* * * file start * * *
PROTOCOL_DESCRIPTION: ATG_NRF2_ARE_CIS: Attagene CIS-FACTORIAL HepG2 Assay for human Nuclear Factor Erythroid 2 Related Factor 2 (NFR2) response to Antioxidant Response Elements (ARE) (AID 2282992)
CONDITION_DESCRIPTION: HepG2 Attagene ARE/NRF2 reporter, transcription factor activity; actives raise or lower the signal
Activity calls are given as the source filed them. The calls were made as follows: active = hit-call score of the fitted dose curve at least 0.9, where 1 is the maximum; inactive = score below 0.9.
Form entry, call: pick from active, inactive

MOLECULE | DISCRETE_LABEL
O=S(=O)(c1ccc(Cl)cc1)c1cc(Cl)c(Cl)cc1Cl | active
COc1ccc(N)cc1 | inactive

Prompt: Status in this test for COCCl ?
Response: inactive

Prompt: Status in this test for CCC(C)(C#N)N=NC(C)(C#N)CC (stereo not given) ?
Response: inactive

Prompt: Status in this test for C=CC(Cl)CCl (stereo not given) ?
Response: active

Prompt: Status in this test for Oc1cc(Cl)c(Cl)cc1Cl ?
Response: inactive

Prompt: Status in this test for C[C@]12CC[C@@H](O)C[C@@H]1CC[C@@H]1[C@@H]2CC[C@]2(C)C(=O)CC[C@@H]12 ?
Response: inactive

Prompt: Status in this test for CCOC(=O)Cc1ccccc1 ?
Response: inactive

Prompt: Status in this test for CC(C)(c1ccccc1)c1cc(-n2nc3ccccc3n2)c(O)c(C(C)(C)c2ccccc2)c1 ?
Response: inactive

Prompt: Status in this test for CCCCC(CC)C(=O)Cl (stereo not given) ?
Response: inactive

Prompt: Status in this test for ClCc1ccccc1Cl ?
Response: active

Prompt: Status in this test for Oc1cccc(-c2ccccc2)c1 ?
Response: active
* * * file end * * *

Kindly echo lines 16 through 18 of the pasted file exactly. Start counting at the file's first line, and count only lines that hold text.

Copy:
Prompt: Status in this test for C[C@]12CC[C@@H](O)C[C@@H]1CC[C@@H]1[C@@H]2CC[C@]2(C)C(=O)CC[C@@H]12 ?
Response: inactive

Prompt: Status in this test for CCOC(=O)Cc1ccccc1 ?